Lagman said that based on the Philippine Constitution, an extension of martial law could only be imposed if an “invasion or rebellion still persists and public safety requires it.” After the war ended last year, Lagman said, the state of rebellion no longer existed.

Colmenares meanwhile said the extension of martial law and suspension of the writ of habeas corpus do not comply with the Constitutional grounds of existence of actual rebellion and need for public safety.

“Public safety your honor is a requisite in the context of the exercise of martial law powers, arising when the operations of the civilian government are substantially impaired or courts have difficulty in functioning or the delivery of public service is mainly compromised that government has to resort to the extraordinary imposition of martial law,” he said.

Colmenares also said that the government has been consistently targeting to crush the NPA for decades as well as other armed groups such as the Abu Sayaff even without the declaration of martial law.

“Perhaps the declaration of martial law is not intended to defeat the rebels but to silence critiques of the government and other opposition,” he said.
Monsod also pointed out that that fighting against the NPAs was not even included in the original declaration of martial law.

The NPAs were only included in list of armed groups in the second extension of martial law in Mindanao.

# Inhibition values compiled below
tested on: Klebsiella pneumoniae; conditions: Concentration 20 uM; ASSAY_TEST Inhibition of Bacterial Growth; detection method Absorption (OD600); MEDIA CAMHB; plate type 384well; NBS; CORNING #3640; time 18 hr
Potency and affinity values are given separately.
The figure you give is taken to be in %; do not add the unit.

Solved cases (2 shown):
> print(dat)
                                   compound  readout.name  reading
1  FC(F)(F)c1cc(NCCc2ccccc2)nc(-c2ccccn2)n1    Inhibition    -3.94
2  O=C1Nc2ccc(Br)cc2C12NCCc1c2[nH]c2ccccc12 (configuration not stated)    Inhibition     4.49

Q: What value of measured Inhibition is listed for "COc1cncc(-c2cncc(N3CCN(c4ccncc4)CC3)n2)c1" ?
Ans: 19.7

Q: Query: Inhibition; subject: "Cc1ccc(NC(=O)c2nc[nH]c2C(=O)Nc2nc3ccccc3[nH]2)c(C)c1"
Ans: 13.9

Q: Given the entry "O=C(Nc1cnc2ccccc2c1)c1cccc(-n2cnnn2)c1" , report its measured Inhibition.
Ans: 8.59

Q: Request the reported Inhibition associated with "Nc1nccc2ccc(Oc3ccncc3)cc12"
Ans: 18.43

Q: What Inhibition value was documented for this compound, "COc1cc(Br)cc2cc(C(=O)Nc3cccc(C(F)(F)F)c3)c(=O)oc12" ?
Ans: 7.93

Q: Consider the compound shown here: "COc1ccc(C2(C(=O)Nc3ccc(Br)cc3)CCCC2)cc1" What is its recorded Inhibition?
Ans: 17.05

Monsod added, “To imply that martial law with its extraordinary powers is a benign solution to our problems is a misrepresentation that has a conditioning effect on our people to accept authoritarianism until it’s too late to stop, and this should not be allowed to happen.”

Not enough information

In his interpellation, Leonen asked Lagman if Congress was given the Operational Directive of the Chief of Staff to the Service Commands for the extension of martial law. Lagman said the only thing provided to Congress was the letter of President Duterte with the recommendations by the Secretary of National Defense and the Chief of Staff.

“Was there intelligence information given to each member of the House and the Senate when they reviewed the factual basis of the assertions in the letter?” Leonen asked.

Lagman said there was a briefing before the joint session but there were no confidential reports relayed to them.